Inwood – “On the brink of coolness”– NY Times
Inwood is bounded by the Harlem & Hudson Rivers and Dyckman Street, which separates it from Fort George and Washington Heights. With 40,000 people in 1.5 square miles, it is considered a low-density neighborhood. Manhattan’s last surviving Dutch farmhouse (1784) is situated on Broadway at West 204th St.
Inwood’s real estate prices are about a third of Manhattan’s average, which makes it good news for bargain hunters. It is also popular for those who commute to jobs outside the city by car, with the GW Bridge being a popular link to New Jersey.
Easy Transportation from Inwood to All of Manhattan
Those who take the train downtown benefit from the A train (Dyckman & W 207th St. stops) which reaches Times Square in 25 mins. The #1 train has stations at Dyckman, West 207th and West 215th St. There are also multiple bus routes traveling north-south and east-west.
Inwood offers many schools. Three options worth mentioning are: Public School 18 (9th Ave. & W 214th St.), P.S. 98 (W 212th St.), and The High School for Excellence and Innovation (Academy St.).
Inwood’s many parks (such as Isham Park, close to busy Broadway) are popular for running, concerts and picnics. New restaurants have been opening in recent years – as well as bike shops, wine shops and Starbucks. A cluster of venues on Dyckman Street is popular for nightlife.
Marble Hill – “A tiny slice of Manhattan on the mainland”– NY Times
Marble Hill is the northernmost neighborhood in Manhattan, and the only one on the mainland. It is situated between Johnson Avenue in the Bronx on the west, Exterior Street in the Bronx on the east, West 230th St. on the north and the Harlem River to the south. From the southern hillside there are vistas of the Harlem River, Inwood Park and Columbia University’s Baker Field.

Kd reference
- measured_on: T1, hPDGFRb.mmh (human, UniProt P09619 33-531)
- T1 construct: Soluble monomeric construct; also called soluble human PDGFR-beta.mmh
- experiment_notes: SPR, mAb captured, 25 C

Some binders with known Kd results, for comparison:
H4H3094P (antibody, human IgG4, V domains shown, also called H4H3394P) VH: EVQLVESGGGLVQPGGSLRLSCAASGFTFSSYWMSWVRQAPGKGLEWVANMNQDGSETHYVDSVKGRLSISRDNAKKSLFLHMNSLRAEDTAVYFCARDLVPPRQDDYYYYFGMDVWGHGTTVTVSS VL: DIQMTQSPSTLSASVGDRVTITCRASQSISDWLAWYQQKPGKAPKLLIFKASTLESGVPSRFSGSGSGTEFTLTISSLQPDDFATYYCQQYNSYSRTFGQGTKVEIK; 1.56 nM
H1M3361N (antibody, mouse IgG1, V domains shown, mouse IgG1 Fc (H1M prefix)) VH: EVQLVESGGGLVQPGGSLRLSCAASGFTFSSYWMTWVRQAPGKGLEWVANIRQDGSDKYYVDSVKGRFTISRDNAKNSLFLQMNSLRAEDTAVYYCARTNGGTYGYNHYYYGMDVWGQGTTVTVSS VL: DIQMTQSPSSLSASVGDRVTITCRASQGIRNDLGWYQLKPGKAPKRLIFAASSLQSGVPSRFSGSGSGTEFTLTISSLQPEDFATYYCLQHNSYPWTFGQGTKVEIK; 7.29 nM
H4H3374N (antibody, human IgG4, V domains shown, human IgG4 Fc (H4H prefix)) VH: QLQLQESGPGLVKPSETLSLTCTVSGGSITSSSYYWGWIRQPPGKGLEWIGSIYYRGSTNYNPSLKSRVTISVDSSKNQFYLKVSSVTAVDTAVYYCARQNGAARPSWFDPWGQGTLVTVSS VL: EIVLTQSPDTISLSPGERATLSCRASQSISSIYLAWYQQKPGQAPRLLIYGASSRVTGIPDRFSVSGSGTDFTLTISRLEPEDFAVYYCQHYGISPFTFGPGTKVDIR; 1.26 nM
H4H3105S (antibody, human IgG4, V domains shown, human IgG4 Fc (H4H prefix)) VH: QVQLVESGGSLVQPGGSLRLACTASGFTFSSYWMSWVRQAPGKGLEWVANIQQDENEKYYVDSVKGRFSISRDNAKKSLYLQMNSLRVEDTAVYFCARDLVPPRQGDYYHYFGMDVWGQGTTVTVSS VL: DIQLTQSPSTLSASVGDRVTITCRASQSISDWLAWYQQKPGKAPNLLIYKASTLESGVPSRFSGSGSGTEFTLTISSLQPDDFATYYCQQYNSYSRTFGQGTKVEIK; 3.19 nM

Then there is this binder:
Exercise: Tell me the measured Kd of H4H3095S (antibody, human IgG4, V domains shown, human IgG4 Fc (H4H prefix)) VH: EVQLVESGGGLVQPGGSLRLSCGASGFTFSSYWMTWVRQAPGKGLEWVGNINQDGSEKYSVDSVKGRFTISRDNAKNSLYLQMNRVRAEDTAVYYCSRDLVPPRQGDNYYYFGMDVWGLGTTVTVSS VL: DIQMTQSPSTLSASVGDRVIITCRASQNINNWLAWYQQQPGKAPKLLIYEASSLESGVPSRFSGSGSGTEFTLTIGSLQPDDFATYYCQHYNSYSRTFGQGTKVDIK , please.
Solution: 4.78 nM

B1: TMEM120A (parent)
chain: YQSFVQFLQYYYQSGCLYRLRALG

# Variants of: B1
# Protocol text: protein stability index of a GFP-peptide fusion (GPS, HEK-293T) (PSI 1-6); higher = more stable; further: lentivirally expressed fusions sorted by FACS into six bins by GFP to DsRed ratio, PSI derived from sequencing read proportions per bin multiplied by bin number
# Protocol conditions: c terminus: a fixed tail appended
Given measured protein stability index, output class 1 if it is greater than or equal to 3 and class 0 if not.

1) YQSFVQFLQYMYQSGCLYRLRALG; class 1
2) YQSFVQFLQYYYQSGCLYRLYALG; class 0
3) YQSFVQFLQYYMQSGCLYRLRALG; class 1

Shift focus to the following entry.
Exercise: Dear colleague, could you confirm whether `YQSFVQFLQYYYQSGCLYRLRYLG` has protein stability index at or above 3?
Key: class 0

NYC subway service is provided by the Marble Hill – 225th St. Station (#1 train). Additionally, commuter railroad service is available into Grand Central Terminal (midtown Manhattan) via the Marble Hill train station. Commuters of all types live here, particularly those who work in the Bronx or north of the city. There are also multiple bus routes traveling north-south and east-west.
Deep History Mixes and Charm Found in Marble Hill
Marble Hill benefits from being away from the hustle and bustle of downtown and features tree-lined, winding streets lined with Art Deco-inspired apartment buildings and detached homes (and is the only neighborhood in Manhattan with front lawns and porches!).
The neighborhood is steeped in history as it has been occupied since the Dutch colonial period. The Dyckmans and the Nagles purchased land here in 1677. The community’s walkable streets, relatively affordable rents and access to modern conveniences also attract residents to the neighborhood.
Students in the neighborhood go to public, parochial and private schools in Manhattan & the Bronx, including Horace Mann, Riverdale Country Day and Ethical Culture Fieldstone. The Marble Hill Playground attracts families and children of all ages with its interactive play set, basketball courts and grassy fields.
Marble Hill benefits from River Plaza shopping center (including Target & Marshalls), which anchors the surrounding shopping district. The area lacks a reputation for fine dining but residents know to head north to the Bronx or south to Inwood for nightlife.